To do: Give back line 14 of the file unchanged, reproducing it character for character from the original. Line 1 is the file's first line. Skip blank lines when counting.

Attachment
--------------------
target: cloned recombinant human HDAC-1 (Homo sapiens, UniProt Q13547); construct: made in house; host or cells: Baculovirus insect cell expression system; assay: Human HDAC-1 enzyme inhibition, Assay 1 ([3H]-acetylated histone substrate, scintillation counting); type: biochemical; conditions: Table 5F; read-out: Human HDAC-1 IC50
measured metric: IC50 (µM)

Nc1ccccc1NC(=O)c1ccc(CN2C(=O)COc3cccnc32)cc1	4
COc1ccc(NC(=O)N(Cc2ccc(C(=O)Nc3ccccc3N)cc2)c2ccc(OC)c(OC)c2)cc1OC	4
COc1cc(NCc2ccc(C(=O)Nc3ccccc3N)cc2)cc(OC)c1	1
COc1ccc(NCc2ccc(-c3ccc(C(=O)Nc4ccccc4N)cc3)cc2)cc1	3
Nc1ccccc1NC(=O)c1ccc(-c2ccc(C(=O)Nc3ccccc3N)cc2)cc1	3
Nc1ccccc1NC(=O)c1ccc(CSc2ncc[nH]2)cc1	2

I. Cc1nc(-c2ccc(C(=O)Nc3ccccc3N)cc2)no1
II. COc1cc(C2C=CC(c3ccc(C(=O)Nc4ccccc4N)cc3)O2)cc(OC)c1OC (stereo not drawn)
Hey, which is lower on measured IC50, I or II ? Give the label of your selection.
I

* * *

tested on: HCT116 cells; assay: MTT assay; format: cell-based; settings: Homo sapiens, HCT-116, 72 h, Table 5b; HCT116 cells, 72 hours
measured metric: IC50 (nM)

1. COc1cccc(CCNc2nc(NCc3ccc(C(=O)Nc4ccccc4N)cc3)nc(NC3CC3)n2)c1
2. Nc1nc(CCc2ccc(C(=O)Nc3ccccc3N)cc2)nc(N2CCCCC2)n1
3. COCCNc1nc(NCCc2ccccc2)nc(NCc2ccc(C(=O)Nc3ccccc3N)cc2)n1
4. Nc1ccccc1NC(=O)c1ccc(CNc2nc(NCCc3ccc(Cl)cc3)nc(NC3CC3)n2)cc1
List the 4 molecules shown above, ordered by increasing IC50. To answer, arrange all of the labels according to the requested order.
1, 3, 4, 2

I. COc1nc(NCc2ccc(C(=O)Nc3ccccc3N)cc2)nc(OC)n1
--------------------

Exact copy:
tested on: HCT116 cells; assay: MTT assay; format: cell-based; settings: Homo sapiens, HCT-116, 72 h, Table 5b; HCT116 cells, 72 hours